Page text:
She says Kamari loved to give people quotes and sayings. One is on the back of a bright blue T-shirt she wears: “A loss today is a reason to win tomorrow.”

She plans to create a nonprofit called Mari’s World Heart of Hope to continue his legacy.

A woman wearing pink hoodies stands in front of a pink door. She holds up a banner with the words 'How Can Justice'
Mahogoy Payne stands outside of the Louis D. Brown Peace Institute on April 29, 2024.
Meghan Smith GBH News

Mahogony Payne

Mahogony Payne carries the worst kind of grief with her. She has lost all three of her children: Lloyd, 18, Rashod, 22, and Latoya, 35. Her two sons' murder cases remain unsolved, more than a decade after their deaths.

“For many, many years, I was seeking justice. And, it was kind of beginning to really stress me out and make me feel like really, really, really in a bad place,” she said.

She decided to “turn that pain into purpose” and get involved with restorative justice organizations. She started visiting prisons, listening to incarcerated people talk about why they committed crimes and how they want to hold themselves accountable.

“It just changed my whole mind frame as far as, you know, me feeling like I wanted justice,” she said. “Instead, I felt like I had got my justice through hearing these stories of them being locked up and saying, 'When you come home, you're going to give back to the community.' … So I feel like I have definitely lived to see my justice.”

Still, she carries memories of when her family was whole. She told GBH News how she wants people to remember her kids: Rashod loved music and going to the studio; Lloyd loved basketball and making people laugh; Latoya was like a “mini-me.”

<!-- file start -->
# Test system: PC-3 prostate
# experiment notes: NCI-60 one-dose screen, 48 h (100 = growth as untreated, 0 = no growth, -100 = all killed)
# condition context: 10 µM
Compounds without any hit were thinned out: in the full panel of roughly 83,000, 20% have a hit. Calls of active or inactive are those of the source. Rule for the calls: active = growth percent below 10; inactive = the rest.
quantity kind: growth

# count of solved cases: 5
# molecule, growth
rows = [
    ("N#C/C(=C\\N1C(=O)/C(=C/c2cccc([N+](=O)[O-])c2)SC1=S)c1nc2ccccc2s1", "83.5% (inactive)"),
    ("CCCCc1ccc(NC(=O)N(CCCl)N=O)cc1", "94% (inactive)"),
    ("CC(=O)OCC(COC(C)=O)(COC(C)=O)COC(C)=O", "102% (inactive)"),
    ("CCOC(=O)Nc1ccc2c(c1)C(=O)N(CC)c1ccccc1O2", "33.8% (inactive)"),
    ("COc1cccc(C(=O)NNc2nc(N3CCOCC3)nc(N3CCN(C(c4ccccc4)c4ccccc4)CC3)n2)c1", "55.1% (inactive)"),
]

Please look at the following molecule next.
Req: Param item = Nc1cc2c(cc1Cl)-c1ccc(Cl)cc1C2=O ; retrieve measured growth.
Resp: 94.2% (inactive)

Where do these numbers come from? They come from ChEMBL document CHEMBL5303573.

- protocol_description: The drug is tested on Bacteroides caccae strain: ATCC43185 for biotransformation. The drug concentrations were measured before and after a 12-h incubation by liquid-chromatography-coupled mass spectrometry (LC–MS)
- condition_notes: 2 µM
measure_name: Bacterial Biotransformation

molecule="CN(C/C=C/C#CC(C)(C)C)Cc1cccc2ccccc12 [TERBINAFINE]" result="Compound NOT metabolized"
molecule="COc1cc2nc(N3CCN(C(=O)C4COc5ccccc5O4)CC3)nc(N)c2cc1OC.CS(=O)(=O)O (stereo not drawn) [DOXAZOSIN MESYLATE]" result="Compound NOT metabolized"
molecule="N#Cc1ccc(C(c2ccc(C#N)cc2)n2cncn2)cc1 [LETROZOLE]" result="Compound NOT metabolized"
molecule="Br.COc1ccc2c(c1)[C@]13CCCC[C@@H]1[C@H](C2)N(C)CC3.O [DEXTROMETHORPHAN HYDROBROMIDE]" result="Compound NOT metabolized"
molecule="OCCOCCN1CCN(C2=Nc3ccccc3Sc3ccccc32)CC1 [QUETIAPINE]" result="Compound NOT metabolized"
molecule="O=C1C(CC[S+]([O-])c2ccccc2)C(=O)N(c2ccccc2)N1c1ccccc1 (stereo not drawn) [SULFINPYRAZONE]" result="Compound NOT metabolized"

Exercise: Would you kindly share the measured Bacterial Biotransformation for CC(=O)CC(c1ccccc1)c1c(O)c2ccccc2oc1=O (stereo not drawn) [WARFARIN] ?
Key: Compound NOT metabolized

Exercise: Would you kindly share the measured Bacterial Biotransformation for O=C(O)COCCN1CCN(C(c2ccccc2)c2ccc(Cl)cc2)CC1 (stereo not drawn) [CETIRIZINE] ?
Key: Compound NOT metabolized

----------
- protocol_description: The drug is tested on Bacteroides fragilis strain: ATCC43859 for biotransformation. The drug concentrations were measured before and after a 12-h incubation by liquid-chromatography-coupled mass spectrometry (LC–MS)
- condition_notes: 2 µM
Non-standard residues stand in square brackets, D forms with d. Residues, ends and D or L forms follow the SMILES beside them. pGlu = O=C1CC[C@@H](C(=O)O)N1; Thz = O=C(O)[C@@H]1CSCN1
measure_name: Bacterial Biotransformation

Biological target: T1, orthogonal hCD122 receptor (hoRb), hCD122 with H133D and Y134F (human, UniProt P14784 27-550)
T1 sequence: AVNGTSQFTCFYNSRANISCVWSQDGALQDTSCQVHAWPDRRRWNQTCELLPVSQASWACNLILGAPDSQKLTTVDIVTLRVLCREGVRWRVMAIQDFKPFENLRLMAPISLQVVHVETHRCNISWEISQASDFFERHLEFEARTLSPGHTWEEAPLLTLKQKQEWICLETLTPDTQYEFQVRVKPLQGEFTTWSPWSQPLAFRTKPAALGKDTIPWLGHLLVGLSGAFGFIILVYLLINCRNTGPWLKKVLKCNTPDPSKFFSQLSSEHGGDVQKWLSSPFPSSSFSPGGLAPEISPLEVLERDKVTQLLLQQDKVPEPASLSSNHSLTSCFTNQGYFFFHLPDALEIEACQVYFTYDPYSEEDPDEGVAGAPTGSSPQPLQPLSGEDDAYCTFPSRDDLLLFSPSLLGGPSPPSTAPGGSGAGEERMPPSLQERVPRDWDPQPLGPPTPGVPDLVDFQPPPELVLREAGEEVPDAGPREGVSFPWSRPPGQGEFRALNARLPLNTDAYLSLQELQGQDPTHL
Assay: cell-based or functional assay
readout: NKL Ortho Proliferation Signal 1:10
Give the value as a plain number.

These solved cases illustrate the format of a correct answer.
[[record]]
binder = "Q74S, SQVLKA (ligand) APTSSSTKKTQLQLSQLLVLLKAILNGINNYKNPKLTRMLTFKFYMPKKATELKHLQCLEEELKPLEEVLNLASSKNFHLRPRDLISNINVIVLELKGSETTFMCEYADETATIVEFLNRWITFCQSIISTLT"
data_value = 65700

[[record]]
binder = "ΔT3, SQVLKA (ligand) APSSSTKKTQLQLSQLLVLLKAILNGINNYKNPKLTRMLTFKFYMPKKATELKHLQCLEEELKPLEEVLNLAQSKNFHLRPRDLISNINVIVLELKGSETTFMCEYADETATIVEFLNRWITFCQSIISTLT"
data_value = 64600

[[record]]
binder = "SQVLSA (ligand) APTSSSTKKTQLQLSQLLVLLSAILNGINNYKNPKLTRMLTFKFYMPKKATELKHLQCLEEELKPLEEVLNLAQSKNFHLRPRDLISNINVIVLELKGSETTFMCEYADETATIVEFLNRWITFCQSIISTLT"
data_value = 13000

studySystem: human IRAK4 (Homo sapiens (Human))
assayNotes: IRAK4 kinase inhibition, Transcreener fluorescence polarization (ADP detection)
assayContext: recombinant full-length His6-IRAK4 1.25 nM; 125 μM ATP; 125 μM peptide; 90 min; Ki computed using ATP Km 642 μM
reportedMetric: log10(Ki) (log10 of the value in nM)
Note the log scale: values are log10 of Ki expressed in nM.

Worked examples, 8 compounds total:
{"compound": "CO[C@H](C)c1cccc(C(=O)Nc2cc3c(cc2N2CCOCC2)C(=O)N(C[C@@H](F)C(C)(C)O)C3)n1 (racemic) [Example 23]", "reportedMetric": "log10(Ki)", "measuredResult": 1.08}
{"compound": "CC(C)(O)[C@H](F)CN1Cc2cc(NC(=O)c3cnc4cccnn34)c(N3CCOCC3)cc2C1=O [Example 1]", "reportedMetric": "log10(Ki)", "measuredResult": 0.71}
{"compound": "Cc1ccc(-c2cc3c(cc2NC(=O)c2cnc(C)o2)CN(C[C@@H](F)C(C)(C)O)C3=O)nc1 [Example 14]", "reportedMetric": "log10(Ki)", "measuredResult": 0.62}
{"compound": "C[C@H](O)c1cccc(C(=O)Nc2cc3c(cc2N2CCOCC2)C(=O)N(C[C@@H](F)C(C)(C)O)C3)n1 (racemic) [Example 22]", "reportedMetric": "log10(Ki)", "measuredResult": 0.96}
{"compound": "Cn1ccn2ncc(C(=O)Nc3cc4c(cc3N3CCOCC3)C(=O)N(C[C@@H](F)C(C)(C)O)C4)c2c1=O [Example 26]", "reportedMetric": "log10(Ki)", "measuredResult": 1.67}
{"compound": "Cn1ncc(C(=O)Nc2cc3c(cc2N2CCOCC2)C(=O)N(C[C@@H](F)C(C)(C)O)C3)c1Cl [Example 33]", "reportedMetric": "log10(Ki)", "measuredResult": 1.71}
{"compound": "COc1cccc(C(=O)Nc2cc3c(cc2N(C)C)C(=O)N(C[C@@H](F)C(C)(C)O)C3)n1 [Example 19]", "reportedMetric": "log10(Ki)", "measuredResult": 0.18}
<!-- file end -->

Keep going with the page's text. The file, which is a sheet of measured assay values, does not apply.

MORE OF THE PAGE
“But now that all three of my kids are gone, it's so different now,” she said.

Lois Frazier wears a necklace with a photo of her son Bryan, who was killed in 2022.
Meghan Smith GBH News

Lois Frazier

Lois Frazier’s path to forgiveness started with a dream.

“With that handsome smile of his, he looked at me and he said, ‘Ma, forgive me. I forgive you.’ And then, he hugged me and he disappeared,” she said about her son.

Bryan, known as “Ebo,” would have been 40 years old this year. Bryan was a “fabulous” dancer and a great dirt bike rider.

Frazier’s healing journey led her through feelings of anger and revenge, and finally to forgiveness.

Before Bryan's death, she was angry he was going back to his “old lifestyle.”

“I was so angry at him that I stopped taking his calls from the prison for six months,” she said. “But I didn't know he was going to die.”

He had been in jail for three years, and was killed in 2022 only a few days after he got out.

“Him and I never saw eye to eye, until after,” she said. “I got to really know him after he passed away.”

Working with the Peace Institute has kept her busy. “They keep you positive. They don't give you time for anger and resentment,” she said.

A woman looks directly into the camera. She wears a peach colored sweater. She stands outside on a sidewalk.